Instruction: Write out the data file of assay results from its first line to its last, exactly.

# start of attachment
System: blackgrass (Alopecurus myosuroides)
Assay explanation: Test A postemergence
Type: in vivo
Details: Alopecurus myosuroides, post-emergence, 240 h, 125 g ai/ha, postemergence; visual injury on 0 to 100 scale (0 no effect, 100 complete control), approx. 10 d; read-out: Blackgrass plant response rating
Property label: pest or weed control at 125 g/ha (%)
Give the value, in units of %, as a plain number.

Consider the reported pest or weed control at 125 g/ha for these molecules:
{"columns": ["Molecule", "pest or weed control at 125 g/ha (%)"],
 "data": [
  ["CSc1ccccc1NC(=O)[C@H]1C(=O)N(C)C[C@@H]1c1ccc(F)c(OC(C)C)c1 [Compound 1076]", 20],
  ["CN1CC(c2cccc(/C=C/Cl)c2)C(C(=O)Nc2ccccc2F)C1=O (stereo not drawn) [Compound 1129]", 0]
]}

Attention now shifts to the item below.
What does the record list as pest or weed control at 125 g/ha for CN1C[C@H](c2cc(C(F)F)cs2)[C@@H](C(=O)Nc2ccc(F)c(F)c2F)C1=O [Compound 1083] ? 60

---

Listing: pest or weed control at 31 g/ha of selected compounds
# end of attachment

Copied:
System: blackgrass (Alopecurus myosuroides)
Assay explanation: Test A postemergence
Type: in vivo
Details: Alopecurus myosuroides, post-emergence, 240 h, 125 g ai/ha, postemergence; visual injury on 0 to 100 scale (0 no effect, 100 complete control), approx. 10 d; read-out: Blackgrass plant response rating
Property label: pest or weed control at 125 g/ha (%)
Give the value, in units of %, as a plain number.

Consider the reported pest or weed control at 125 g/ha for these molecules:
{"columns": ["Molecule", "pest or weed control at 125 g/ha (%)"],
 "data": [
  ["CSc1ccccc1NC(=O)[C@H]1C(=O)N(C)C[C@@H]1c1ccc(F)c(OC(C)C)c1 [Compound 1076]", 20],
  ["CN1CC(c2cccc(/C=C/Cl)c2)C(C(=O)Nc2ccccc2F)C1=O (stereo not drawn) [Compound 1129]", 0]
]}

Attention now shifts to the item below.
What does the record list as pest or weed control at 125 g/ha for CN1C[C@H](c2cc(C(F)F)cs2)[C@@H](C(=O)Nc2ccc(F)c(F)c2F)C1=O [Compound 1083] ? 60

---

Listing: pest or weed control at 31 g/ha of selected compounds